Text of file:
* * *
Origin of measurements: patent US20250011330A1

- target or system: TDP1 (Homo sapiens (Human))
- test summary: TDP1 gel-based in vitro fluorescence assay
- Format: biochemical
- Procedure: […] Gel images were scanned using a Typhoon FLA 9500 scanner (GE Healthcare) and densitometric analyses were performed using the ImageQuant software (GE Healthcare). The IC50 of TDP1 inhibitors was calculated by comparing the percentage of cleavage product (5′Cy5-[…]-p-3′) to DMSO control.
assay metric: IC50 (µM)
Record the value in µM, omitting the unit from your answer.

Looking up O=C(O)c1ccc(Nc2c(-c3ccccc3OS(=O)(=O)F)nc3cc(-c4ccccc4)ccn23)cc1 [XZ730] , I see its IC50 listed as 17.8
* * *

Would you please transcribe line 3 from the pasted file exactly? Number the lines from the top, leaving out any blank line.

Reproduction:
- test summary: TDP1 gel-based in vitro fluorescence assay